Students Reach Their Highest at the Country School
It's near the end of August, and everywhere around the country kids are saying goodbye to the summer sun and heading indoors for another school year. Pretty much everywhere except The Country School in Madison, that is.
Founded 60 years ago, The Country School has a unique mission, one that depends on time spent outdoors. Its goal isn't just physical activity—that's more of a side benefit.
"If you're trying to teach leadership, what better way than to take kids outdoors and ask them to be the leader on a hike?" said Bob McGee, director of the school's Outdoor Education program. McGee believes that the outdoors is the perfect place to learn a wide range of social and emotional skills: decision-making, problem solving, conflict resolution. The term character-building exercise sounds hollow in any classroom context—not so in the woods, where students learn to depend on each other for route-finding, canoe-steering, belaying.
It starts in fourth grade, with a springtime camping experience on campus. The fifth graders camp at Deer Lake, where they hike, canoe, and navigate a ropes course. Sixth graders go caving and canoeing in Kent, and seventh graders are tested with an orienteering experience at Ward Pound Ridge in New York.
"It's just one of the best experiences in decision-making and leadership," said McGee of the orienteering program. He noted it's a chance for the quieter students to prove themselves leaders. "They're taught how to orienteer, and then given a map and compass and off they go."
Finally, in Grade 8, the program culminates with a nine-day camping trip in Moab, Utah. The trip includes whitewater rafting, rock climbing, and hiking from a 100-degree desert up to the snowy alpine summit of a mountain.
McGee recognizes that it's a hefty investment of both time and money to complete the trips. But the school has decided it's well worth it to complete the half of their mission statement that goes beyond rigorous academics.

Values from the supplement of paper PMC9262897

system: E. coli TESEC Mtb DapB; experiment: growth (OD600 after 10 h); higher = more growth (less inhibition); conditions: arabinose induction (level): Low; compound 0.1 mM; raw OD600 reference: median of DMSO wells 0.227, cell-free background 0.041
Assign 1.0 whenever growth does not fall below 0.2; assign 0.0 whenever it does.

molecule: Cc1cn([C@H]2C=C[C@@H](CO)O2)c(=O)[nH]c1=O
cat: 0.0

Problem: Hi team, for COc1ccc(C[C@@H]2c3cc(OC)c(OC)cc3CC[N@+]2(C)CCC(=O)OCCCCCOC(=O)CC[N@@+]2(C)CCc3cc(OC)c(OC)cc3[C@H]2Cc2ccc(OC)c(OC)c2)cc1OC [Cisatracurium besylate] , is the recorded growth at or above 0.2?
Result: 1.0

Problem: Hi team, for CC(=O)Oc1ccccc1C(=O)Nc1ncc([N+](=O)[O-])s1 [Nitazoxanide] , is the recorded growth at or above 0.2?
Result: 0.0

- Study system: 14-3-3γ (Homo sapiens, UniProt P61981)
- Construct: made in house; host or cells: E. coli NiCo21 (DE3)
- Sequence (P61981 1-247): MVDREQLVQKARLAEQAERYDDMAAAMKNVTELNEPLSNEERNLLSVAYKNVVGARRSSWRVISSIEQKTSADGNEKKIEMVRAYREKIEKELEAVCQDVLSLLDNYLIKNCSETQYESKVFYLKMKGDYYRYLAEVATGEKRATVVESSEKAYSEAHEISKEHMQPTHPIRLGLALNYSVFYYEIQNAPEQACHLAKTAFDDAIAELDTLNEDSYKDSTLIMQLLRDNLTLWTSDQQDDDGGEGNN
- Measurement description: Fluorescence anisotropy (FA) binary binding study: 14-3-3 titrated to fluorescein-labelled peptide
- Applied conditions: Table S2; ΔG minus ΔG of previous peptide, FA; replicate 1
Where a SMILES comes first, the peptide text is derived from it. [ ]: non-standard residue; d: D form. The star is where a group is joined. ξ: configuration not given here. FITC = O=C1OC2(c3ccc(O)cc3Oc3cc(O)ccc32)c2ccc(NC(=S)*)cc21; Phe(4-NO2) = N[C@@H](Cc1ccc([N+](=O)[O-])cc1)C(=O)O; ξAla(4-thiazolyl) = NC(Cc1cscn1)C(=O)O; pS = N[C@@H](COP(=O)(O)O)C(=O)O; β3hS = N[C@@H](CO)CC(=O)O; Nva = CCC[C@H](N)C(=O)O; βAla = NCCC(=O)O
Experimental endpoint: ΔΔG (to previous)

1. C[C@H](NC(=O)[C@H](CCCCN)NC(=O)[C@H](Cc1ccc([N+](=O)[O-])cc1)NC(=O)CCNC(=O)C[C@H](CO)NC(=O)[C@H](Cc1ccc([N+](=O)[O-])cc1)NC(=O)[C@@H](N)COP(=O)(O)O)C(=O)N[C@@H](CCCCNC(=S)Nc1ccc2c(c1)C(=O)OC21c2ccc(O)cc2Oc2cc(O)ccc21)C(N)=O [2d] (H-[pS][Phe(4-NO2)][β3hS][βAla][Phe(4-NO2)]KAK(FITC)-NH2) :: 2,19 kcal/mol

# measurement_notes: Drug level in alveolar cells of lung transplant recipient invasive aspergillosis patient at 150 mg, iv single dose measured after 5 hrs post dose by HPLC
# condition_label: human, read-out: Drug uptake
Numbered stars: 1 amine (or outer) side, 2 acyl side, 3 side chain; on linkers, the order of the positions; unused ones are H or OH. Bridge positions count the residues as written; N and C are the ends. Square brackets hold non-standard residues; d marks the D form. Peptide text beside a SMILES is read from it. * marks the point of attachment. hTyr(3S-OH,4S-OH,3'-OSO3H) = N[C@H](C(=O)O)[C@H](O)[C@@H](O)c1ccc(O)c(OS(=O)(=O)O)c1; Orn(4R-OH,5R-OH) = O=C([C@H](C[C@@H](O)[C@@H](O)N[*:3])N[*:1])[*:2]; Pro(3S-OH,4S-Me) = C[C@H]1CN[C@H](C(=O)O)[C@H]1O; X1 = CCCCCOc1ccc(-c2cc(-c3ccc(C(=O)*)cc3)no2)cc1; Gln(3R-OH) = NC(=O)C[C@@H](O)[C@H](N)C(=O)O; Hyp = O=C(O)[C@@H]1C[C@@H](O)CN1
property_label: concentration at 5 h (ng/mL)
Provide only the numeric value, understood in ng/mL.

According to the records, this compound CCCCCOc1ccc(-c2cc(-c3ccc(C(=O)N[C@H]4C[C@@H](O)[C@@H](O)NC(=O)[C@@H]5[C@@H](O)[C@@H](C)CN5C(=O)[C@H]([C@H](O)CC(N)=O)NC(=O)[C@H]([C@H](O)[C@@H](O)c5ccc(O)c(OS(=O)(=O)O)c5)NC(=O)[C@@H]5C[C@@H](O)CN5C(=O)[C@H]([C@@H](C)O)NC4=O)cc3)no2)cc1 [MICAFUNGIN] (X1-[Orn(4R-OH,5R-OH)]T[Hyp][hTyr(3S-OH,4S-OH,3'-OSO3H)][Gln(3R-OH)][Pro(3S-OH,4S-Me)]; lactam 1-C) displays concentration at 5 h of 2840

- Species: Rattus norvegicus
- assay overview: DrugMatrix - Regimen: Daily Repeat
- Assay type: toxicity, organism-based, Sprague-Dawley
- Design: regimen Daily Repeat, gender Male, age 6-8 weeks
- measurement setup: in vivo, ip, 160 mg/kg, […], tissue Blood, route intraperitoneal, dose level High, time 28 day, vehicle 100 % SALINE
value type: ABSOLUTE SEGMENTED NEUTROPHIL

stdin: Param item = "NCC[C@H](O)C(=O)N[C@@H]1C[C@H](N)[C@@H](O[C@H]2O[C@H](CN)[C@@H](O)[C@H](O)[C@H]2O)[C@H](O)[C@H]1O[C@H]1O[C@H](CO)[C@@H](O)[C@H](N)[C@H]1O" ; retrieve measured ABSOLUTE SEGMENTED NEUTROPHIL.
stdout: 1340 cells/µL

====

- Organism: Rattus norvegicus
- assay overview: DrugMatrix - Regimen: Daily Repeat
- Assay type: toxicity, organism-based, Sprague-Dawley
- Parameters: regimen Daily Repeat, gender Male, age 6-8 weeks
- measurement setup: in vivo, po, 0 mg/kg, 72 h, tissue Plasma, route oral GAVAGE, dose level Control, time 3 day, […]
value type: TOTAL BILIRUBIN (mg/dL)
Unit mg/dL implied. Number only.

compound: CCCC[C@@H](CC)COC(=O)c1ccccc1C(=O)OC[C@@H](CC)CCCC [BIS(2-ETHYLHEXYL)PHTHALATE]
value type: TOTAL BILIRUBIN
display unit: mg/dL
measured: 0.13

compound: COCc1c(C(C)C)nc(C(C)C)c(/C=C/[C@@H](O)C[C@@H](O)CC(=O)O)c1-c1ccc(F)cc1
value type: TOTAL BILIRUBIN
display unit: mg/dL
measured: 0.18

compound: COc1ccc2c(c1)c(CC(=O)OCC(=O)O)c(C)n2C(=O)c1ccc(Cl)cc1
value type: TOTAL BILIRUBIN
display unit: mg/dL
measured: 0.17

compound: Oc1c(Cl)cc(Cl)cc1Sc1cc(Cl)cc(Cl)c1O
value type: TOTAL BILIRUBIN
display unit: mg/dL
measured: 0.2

"Fifty percent of that mission statement is talking about character and having kids be true to who they are," commented McGee. "The Outdoor Program exists and is as strong as it is because it is integrated into who we are and what we do."
It's not a philosophy unique to The Country School. Nationally, more schools are recognizing the need for affective education—in other words, education that includes the social and emotional development of students.
"We're trying to really help the kids grow as individuals," McGee said.
At The Country School, it pays off. Especially during their Moab experience, the students dig deep within themselves and come out a little bit better for it.
"It's really, really tough and the kids seriously go into this with some level of angst and worry, and what they get out of it is the recognition that they have the strength to not only do this, but to do it really well," said McGee. "It's part of something bigger, and it has a purpose and it has a meaning."
According to Head of School John Fixx, their students' success rate proves the value of the program.
"Our students graduate into the top honors and AP programs in both the public and private schools," said Fixx. "These are highly focused, ambitious children who take academics seriously."
But that's only half of who they are.
"You can't spend time out in the woods next to streams without being sensitive to protecting what you're enjoying in nature to be able to pass it on to future generations," Fixx said. "It's even more important today because children are being more cut off from nature. They don't have as much free time to go out into the backyard and build a tree fort, dam up a little creek, collect frogs and such. Our program maybe is substituting for what they've lost."
That environmental sensitivity—plus the opportunities to develop problem-solving skills they will need to become the next generation's leaders—may well be worth spending a little more time in the sun.
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